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Bible translations formed Dutch, English and German


Tags: Excerpts from the Windmill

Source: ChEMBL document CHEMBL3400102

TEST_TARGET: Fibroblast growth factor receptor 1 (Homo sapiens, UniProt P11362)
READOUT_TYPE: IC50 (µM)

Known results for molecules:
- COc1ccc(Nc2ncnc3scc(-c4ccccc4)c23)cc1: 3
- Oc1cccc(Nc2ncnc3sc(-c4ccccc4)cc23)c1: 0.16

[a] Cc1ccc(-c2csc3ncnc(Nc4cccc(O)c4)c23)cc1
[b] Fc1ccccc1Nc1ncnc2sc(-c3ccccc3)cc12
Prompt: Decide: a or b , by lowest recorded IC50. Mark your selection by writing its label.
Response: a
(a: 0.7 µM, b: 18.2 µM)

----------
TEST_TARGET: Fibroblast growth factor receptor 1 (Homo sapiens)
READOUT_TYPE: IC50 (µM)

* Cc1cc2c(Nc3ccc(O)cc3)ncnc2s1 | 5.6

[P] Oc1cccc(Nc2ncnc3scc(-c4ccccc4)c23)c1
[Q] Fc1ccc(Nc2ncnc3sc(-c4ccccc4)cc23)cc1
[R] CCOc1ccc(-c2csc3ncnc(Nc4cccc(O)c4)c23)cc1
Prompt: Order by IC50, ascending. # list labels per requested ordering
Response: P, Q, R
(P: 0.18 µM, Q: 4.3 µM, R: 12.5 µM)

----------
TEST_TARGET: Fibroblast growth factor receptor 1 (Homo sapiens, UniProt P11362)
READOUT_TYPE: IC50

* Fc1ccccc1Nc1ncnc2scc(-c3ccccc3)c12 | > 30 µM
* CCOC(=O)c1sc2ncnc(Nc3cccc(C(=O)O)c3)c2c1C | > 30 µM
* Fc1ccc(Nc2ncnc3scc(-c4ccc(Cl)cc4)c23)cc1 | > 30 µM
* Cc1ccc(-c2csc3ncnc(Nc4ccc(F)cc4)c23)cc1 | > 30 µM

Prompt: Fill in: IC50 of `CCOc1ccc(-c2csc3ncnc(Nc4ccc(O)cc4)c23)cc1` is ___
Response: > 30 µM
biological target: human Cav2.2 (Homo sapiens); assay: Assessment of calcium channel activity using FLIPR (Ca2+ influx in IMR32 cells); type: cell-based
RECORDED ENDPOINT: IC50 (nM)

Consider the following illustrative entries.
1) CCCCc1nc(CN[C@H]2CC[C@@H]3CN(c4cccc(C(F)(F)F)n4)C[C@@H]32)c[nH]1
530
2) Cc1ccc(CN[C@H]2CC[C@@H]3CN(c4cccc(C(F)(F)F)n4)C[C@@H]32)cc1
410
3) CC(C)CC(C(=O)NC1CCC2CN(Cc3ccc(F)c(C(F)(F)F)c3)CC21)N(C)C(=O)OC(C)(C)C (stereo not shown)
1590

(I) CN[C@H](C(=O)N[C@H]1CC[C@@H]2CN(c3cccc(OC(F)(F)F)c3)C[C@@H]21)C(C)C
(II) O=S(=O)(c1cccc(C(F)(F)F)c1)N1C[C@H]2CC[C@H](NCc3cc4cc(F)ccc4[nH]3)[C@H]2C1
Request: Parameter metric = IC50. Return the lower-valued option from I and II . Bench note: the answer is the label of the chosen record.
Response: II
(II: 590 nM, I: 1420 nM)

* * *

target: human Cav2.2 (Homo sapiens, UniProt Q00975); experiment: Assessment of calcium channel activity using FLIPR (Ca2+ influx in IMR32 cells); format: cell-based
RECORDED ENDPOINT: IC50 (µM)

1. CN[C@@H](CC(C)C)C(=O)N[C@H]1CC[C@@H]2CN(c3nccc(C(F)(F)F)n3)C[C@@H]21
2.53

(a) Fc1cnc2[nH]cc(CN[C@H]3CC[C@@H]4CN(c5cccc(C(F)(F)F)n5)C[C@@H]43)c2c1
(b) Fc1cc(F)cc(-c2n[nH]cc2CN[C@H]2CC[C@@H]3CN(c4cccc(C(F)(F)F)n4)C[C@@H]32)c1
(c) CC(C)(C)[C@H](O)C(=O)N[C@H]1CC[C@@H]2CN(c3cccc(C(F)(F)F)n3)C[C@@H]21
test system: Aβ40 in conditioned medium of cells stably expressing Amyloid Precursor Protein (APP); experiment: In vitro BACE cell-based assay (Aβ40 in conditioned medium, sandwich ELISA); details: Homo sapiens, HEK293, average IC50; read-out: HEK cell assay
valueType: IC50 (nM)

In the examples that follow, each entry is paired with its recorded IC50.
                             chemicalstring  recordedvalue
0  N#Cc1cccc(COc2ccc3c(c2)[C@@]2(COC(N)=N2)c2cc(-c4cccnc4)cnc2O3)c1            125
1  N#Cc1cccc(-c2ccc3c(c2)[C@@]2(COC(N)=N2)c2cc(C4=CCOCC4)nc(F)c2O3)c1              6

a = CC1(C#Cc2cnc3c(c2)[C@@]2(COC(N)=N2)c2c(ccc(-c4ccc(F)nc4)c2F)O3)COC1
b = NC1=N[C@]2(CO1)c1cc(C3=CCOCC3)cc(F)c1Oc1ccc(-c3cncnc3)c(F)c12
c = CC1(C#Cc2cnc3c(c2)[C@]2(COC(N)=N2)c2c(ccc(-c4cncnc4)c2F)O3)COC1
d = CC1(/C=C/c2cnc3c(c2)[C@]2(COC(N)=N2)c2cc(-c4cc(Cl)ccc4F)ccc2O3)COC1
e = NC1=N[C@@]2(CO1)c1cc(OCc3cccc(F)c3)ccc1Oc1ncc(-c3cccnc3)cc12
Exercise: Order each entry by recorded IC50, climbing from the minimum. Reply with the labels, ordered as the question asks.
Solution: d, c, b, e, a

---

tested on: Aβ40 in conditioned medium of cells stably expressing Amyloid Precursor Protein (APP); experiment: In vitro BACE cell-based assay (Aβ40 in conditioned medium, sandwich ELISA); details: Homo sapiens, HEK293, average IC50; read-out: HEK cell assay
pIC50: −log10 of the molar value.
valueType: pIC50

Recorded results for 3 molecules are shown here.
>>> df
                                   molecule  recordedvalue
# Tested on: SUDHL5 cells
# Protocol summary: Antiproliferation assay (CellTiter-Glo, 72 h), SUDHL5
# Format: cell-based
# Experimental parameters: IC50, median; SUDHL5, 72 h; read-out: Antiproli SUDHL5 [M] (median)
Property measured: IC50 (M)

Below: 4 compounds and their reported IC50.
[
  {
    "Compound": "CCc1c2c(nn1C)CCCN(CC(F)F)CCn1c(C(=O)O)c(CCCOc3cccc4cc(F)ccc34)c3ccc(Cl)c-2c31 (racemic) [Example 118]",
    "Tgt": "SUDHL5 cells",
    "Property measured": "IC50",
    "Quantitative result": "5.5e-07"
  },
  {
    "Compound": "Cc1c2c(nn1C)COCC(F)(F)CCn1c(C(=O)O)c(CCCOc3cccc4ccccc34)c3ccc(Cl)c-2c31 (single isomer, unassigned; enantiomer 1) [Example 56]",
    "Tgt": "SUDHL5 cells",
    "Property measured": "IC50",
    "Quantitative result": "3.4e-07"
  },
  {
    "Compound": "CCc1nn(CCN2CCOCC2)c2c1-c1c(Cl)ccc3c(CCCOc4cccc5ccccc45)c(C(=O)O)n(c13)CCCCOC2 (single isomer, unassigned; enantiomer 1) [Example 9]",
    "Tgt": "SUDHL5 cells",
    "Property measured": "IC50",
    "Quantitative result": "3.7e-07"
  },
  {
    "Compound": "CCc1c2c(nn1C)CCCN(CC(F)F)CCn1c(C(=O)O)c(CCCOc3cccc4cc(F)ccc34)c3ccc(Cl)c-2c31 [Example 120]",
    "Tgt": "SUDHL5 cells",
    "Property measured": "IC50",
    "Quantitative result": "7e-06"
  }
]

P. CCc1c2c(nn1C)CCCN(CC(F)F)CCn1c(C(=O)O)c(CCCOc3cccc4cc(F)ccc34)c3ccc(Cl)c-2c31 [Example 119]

JERUSALEM A South African Israeli linguist, who studied the subject for her degree, notes that the Reformation and Bible translations significantly shaped modern European languages. According to Hanna Haustein, Protestantism furthered people to read the Bible in the own languages while the Roman Catholic Church kept using Latin. She also found that there were different levels of literacy in Europe but that in the seventeenth century the Dutch had already had reached the highest literacy level in Europe with nearly half the population able to read. This contrasted with the situation in France where Protestants circumvented literacy by learning to sing the psalms by heart as a method of teaching important doctrines. The French language was already standardized before the Reformation, but English (King James translation), Dutch (Statenvertaling or States translation) and German (Luther translation) were standardized through the translations. Haustein also suggests that the Dutch and the German translations influenced the rise of linguistic borders, moving the Calvinist Dutch away from the use of low German. She also paid attention to the early influence of rhetorical chambers (rederijkerskamers) where members read poetry and watched theatre. The Spanish regime attempted to force the Dutch to learn both French and Latin, another reason for the Dutch Revolt (or the Tachtig-jarige Oorlog), she notes. The protestant drive to read, says Haustein, stimulated them to develop education. The Bible was often used as a textbook and helped to develop a cultural and national identity in which a nation could develop and grow. The Israeli woman hopes to turn her study into a dissertation.